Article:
You can purchase Midnight Magic at Amazon.

Friday, January 6, 2012

Misfit by Jon Skovron [Book Inspection]

Plot Sketch:  Jael is the daughter of Astarte (otherwise known as Aphrodite, Delilah, and other female beings throughout history) and a priest named Paul.  That makes her half-human, half-demon.  Her story revolves around the complication of her coming of age and how her demon side makes the relationships in her life super-complicated.  Well, that, and the fact that Belial, Archduke of Hell is after her to destroy her because she's a half-breed.

Verdict:  It took me quite a while to finish reading this one because I felt like I had to take a break every few chapters and process.  I've seen reviews talk about how religious people won't like this book.  I'm religious and I adore it.  It takes traditional perceptions of Heaven, Earth, and Hell and warps them into a completely tangible, wonderful world where Jael's story makes sense.  An immense amount of research was done for this book... either that, or Jon Skovron is a history god/demon.  One or the other.  I found this world where demons are only demons because that's how we perceive them to be both beautiful and startling.  The writing is gorgeous.  Detailed without being verbose is a hard task to pull off.

At the beginning I felt like I was reading two books simultaneously, one about the teen half-breed Jael and one about her parents and how they met and made her.  Again, in reading some reviews, I found that people didn't like that.  I have to say, it's one of the main reasons I liked the book.  Both sides of the story were poignant and both were necessary for you to understand Jael's struggle and the depth of conflict throughout the story.  If you ignored the adult angle, you missed out a ton.  And I thought that the third-person omniscient voice was imperative to Skovron's success.  At times you even get to glimpse inside what air and earth are thinking and I think it's brilliant.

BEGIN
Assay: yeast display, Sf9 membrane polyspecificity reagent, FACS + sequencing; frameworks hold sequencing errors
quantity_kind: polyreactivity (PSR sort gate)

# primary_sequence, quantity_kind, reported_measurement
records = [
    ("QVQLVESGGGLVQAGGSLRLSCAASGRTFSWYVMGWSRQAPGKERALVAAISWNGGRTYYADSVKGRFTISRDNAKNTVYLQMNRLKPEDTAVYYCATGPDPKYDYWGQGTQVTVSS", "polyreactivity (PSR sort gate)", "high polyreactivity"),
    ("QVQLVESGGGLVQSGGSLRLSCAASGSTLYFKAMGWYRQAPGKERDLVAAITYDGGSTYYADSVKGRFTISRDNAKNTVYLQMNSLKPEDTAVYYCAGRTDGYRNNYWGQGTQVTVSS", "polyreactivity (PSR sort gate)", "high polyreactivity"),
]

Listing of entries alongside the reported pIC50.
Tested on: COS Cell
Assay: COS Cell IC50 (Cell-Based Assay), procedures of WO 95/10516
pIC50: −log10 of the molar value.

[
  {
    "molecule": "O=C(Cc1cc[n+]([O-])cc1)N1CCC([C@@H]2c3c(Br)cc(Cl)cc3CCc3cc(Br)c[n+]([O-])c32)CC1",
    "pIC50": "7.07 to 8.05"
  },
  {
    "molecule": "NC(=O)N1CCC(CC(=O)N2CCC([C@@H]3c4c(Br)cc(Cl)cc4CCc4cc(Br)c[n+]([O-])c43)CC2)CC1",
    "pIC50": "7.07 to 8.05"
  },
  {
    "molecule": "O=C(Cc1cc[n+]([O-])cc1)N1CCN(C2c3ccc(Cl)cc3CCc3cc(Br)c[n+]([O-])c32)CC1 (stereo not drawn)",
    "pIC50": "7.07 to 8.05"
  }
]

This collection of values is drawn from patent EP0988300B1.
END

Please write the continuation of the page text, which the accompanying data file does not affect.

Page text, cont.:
A book that makes me think this much? 5 stars for sure. It was scary good. And by scary, I mean paradigm-shifting, enlightening, and horizon-broadening, while satisfying my desires for paranormal romance. *shakes hand in air* It was hot.

Now.  I have a bit of a warning for parents.  IF your teen is going through some sort of a religious struggle?  This book could make a difference.  And depending on your teen, it could make a difference for the better or for the good.  This is definitely one you'll want to read at least along side them if not before them and have discussions about with them if you have a particular religious philosophy in your home.  I'm saying that this could strengthen a strong belief or weaken a weak one.  Other than that, there is not a lot of graphic violence, but there is violence.  And there is a brief, but not detailed description from Jael's best friend about losing her virginity.
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And since I've found out that kids and teens use my blog to cheat on book reports, I'm discontinuing the Gauntlet portion of my reviews.  Because honestly?  I don't like getting bombarded with emails at 6:30 in the morning asking about what the theme of a book was or how it's characters grew because they got the rest of the info from my gauntlet portion, and then getting a reply to that email saying that I suck for not getting back to them in a fifteen-minute window.   READ, dudes, READ.  And yes, it's happened more than once, even this week.  *sigh*

But I will say that if you know who Milo Rambaldi is, you'll appreciate this work.  And if you don't?  You still might appreciate this work.

Find out more about Jon Skovron at his website.  Also, you can follow him on Twitter, Facebook, and buy his book(s) at Changing Hands or Amazon.